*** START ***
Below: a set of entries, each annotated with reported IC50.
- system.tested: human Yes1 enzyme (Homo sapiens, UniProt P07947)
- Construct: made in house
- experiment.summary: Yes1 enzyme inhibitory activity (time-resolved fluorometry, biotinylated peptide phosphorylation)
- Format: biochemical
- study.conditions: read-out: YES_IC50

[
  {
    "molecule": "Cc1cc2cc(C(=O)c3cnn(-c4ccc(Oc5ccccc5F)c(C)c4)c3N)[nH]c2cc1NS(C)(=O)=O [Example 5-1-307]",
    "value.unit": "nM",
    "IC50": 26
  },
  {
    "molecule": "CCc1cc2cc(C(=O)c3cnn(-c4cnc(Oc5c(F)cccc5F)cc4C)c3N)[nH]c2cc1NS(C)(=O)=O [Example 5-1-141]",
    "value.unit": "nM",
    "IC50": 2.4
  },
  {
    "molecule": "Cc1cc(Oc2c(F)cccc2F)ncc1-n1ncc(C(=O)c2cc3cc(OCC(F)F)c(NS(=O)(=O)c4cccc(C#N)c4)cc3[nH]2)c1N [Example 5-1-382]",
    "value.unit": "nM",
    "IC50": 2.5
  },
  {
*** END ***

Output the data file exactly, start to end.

Below: a set of entries, each annotated with reported IC50.
- system.tested: human Yes1 enzyme (Homo sapiens, UniProt P07947)
- Construct: made in house
- experiment.summary: Yes1 enzyme inhibitory activity (time-resolved fluorometry, biotinylated peptide phosphorylation)
- Format: biochemical
- study.conditions: read-out: YES_IC50

[
  {
    "molecule": "Cc1cc2cc(C(=O)c3cnn(-c4ccc(Oc5ccccc5F)c(C)c4)c3N)[nH]c2cc1NS(C)(=O)=O [Example 5-1-307]",
    "value.unit": "nM",
    "IC50": 26
  },
  {
    "molecule": "CCc1cc2cc(C(=O)c3cnn(-c4cnc(Oc5c(F)cccc5F)cc4C)c3N)[nH]c2cc1NS(C)(=O)=O [Example 5-1-141]",
    "value.unit": "nM",
    "IC50": 2.4
  },
  {
    "molecule": "Cc1cc(Oc2c(F)cccc2F)ncc1-n1ncc(C(=O)c2cc3cc(OCC(F)F)c(NS(=O)(=O)c4cccc(C#N)c4)cc3[nH]2)c1N [Example 5-1-382]",
    "value.unit": "nM",
    "IC50": 2.5
  },
  {